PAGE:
JIS News

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  • Minister of Justice, Hon. Delroy Chuck, is reporting that there has been a consistent reduction of the criminal case backlog over the past three to four years.
  • “On December 31, 2016, there was a backlog of 30,667 criminal cases in the parish courts. As at the end of Fiscal Year 2018/2019, some 12,399 of these cases had been cleared. This represents a 40 per cent reduction in the backlog,” Mr. Chuck pointed out.
  • He was making his contribution to the 2019/20 Sectoral Debate in the House of Representatives on May 21.

Minister of Justice, Hon. Delroy Chuck, is reporting that there has been a consistent reduction of the criminal case backlog over the past three to four years.

“On December 31, 2016, there was a backlog of 30,667 criminal cases in the parish courts. As at the end of Fiscal Year 2018/2019, some 12,399 of these cases had been cleared. This represents a 40 per cent reduction in the backlog,” Mr. Chuck pointed out.

He was making his contribution to the 2019/20 Sectoral Debate in the House of Representatives on May 21.

Mr. Chuck noted that the Government is committed to supporting the Chief Justice’s vision and will stay the course so that, in the words of the Chief Justice, Jamaica will have the best court system in the Caribbean in three years and one of the best in the world in six years.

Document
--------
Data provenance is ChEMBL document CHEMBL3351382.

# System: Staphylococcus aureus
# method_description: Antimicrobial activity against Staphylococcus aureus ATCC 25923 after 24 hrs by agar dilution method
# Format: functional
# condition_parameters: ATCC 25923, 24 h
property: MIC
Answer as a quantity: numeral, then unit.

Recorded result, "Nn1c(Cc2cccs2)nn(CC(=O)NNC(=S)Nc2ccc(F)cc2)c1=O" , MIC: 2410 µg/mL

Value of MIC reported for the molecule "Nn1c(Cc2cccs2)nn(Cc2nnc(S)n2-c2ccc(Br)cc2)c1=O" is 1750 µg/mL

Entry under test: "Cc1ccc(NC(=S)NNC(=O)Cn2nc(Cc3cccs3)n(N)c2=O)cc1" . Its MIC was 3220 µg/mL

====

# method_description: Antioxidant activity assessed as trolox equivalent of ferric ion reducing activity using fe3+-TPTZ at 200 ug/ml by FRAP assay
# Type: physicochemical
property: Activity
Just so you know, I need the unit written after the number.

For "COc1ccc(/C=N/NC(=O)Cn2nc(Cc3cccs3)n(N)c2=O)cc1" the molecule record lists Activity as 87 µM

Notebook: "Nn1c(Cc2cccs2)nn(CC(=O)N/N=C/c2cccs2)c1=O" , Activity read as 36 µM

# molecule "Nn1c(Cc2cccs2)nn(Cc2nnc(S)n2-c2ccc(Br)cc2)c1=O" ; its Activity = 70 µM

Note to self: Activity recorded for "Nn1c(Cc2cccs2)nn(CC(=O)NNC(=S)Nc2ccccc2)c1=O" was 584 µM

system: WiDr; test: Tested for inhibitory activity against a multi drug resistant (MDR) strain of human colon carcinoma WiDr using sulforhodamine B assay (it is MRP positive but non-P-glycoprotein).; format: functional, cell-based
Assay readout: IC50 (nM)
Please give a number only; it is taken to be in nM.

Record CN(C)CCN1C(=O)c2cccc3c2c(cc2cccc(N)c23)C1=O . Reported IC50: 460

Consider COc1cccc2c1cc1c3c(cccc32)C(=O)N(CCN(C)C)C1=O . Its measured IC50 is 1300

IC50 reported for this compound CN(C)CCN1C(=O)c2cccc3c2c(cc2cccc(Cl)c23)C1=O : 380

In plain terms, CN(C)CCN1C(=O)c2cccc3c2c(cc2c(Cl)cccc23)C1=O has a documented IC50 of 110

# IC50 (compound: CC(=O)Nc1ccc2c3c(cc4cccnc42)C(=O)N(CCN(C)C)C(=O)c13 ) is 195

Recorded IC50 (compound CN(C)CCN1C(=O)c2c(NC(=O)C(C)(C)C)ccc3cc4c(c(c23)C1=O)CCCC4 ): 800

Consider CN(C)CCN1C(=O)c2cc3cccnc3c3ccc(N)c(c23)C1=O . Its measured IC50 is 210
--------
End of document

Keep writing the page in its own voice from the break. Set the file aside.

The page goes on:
“I applaud the leadership of the Chief Justice, who has shown, by example, that these defined standards are achievable. In particular, he has indicated that all probates and divorces will be completed within four months of filing, and at the end of 2019, there will be no outstanding matter,” he said.

“He has also promised that all outstanding judgements by his colleagues will be completed by the end of 2019, and I expect this promise to be kept,” the Minister added.

Mr. Chuck cited the 309-page Judgement of the Constitutional Court in the recently delivered National Identification System (NIDS) constitutional ruling, which was done within six months.

“Still, there are too many matters in the Courts dragging on for five years and more, and some in excess of 10 years. A first-class justice system requires that all matters be completed in under five years, and we must give the court system the support it needs to ensure the speedy dispensation of justice within three years in the Supreme Court, and two years in the parish courts as soon as possible,” the Minister said.